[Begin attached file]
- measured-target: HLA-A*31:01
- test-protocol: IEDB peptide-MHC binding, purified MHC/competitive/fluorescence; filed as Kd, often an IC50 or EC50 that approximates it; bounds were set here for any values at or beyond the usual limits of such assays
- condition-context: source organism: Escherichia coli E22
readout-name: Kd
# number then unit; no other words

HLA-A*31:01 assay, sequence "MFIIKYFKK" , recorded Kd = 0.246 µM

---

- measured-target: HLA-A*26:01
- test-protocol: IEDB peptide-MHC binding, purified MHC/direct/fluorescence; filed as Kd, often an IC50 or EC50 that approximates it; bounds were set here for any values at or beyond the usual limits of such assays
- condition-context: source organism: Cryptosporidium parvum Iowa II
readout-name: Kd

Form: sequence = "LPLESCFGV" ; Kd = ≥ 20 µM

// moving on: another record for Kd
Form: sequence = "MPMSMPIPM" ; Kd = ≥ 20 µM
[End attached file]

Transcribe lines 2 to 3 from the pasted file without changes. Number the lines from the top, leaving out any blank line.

- test-protocol: IEDB peptide-MHC binding, purified MHC/competitive/fluorescence; filed as Kd, often an IC50 or EC50 that approximates it; bounds were set here for any values at or beyond the usual limits of such assays
- condition-context: source organism: Escherichia coli E22